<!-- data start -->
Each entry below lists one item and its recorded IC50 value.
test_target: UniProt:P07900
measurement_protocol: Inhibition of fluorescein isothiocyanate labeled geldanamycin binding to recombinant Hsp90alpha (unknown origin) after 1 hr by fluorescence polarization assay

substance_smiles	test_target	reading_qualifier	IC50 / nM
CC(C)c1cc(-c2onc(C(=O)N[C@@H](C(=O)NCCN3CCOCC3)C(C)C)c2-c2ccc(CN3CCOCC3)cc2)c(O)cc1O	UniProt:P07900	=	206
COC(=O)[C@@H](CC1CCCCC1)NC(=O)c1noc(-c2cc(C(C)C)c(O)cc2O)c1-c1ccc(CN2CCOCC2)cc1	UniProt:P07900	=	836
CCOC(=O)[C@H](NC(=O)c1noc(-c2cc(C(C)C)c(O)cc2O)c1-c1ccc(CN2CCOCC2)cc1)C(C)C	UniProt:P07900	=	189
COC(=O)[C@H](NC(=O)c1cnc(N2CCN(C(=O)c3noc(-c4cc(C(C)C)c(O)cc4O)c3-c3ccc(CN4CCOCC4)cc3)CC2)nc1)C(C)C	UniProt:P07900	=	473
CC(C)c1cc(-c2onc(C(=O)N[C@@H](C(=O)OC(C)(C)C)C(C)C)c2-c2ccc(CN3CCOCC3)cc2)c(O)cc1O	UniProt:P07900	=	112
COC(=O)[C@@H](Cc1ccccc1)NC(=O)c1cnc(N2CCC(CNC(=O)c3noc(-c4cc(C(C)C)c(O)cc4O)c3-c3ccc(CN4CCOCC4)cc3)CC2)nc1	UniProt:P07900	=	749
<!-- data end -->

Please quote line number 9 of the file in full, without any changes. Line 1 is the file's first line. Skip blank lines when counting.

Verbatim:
CC(C)c1cc(-c2onc(C(=O)N[C@@H](C(=O)OC(C)(C)C)C(C)C)c2-c2ccc(CN3CCOCC3)cc2)c(O)cc1O	UniProt:P07900	=	112